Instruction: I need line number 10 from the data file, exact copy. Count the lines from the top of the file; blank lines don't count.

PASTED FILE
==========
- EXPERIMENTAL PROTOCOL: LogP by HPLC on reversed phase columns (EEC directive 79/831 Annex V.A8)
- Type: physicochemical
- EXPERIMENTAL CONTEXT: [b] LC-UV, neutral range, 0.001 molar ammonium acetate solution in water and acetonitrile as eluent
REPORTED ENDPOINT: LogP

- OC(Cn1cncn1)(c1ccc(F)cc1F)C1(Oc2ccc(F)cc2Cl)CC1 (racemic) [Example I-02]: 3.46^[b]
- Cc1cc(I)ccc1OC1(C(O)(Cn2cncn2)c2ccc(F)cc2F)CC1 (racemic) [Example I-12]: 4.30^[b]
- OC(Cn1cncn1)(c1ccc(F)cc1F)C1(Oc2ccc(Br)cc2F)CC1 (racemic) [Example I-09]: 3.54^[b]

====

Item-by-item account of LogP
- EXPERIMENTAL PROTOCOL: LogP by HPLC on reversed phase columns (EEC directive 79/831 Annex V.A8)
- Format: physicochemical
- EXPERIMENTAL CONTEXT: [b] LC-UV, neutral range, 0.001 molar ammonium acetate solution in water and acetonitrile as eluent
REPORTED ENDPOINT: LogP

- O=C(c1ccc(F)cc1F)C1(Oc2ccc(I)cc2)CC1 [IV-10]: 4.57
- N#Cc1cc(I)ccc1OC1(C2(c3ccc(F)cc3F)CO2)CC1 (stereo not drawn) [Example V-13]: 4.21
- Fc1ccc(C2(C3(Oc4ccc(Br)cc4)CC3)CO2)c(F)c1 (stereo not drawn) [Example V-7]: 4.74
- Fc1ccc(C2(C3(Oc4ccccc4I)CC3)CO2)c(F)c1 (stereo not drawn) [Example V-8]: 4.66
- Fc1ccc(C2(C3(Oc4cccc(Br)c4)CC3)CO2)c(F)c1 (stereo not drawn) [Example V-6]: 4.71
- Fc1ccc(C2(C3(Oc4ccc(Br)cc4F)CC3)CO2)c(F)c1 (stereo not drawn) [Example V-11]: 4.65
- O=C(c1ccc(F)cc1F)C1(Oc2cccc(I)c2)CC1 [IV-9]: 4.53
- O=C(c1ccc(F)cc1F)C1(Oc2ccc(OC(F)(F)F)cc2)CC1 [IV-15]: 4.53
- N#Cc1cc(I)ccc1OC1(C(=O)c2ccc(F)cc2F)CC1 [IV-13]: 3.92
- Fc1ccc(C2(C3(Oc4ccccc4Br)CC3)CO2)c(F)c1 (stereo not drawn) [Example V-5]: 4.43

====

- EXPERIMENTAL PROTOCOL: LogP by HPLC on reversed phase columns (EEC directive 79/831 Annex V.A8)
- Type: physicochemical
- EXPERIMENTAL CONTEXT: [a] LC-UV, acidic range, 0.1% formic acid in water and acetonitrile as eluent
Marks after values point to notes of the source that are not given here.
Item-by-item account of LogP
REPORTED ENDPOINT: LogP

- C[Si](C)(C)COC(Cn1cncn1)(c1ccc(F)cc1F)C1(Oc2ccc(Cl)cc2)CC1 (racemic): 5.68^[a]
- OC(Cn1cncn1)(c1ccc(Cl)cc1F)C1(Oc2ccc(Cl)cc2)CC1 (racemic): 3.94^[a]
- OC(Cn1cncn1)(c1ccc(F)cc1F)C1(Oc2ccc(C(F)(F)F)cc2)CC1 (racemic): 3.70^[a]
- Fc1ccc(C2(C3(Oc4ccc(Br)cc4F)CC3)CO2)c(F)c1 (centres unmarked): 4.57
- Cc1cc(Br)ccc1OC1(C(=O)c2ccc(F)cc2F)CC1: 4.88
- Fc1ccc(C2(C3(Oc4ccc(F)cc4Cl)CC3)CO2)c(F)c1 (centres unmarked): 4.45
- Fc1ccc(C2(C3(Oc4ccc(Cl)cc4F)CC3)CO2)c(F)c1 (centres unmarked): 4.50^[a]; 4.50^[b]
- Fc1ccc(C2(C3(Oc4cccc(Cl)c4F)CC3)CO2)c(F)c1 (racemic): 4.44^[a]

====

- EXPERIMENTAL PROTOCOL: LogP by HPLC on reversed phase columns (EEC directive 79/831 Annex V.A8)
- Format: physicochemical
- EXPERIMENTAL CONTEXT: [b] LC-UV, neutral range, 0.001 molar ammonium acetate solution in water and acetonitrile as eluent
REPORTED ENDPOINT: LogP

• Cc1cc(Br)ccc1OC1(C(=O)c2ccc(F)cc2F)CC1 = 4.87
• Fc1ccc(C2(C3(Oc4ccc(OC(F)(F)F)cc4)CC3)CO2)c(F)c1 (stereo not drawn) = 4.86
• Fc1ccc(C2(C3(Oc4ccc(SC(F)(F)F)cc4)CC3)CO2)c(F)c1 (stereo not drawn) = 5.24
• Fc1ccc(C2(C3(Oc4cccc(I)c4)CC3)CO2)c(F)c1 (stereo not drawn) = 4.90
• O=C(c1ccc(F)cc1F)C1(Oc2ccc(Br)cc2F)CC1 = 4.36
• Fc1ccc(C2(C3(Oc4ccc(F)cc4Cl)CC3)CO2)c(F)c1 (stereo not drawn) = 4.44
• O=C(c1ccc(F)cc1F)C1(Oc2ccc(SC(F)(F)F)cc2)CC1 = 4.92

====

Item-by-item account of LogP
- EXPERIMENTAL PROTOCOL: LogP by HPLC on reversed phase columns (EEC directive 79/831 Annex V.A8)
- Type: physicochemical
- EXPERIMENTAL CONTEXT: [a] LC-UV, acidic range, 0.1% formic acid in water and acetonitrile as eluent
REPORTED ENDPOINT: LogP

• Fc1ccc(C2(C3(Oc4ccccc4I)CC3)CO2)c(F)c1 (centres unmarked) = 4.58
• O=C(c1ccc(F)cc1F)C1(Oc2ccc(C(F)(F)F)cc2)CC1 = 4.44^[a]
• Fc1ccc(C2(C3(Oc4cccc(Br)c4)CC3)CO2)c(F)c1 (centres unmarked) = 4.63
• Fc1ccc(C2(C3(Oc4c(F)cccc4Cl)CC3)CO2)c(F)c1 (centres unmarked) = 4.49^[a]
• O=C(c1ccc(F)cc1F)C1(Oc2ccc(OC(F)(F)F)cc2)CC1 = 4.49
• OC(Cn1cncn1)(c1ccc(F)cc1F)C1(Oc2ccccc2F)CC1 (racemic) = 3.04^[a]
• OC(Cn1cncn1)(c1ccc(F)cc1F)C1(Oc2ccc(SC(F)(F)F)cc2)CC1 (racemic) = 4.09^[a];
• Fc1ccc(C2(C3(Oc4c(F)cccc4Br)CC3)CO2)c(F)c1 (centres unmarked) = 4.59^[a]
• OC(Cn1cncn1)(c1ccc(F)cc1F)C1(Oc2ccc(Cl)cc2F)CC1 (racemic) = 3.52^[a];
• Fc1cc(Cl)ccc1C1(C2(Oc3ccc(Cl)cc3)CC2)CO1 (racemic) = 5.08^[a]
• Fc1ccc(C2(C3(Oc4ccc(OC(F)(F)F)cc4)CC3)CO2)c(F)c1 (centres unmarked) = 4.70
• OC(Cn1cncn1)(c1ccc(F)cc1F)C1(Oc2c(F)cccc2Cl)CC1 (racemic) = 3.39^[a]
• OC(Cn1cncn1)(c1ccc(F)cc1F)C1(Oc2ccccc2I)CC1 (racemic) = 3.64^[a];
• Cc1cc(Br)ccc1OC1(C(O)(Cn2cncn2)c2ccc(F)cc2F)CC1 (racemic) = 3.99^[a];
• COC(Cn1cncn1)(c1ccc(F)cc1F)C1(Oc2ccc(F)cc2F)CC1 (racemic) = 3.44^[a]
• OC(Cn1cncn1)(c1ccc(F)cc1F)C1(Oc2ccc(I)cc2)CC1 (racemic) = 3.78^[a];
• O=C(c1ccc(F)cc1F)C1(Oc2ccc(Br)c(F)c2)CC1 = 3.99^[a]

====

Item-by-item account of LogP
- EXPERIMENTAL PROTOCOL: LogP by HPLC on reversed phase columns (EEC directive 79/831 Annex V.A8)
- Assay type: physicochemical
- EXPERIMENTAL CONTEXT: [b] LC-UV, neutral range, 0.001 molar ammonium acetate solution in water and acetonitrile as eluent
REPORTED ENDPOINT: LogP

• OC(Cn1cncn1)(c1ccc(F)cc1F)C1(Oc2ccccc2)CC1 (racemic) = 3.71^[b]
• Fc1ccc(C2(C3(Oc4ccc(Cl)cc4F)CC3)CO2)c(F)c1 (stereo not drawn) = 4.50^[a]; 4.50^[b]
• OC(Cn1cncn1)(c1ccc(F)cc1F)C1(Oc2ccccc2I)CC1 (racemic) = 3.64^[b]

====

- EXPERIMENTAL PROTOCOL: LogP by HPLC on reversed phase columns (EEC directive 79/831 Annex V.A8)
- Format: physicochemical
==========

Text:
- EXPERIMENTAL PROTOCOL: LogP by HPLC on reversed phase columns (EEC directive 79/831 Annex V.A8)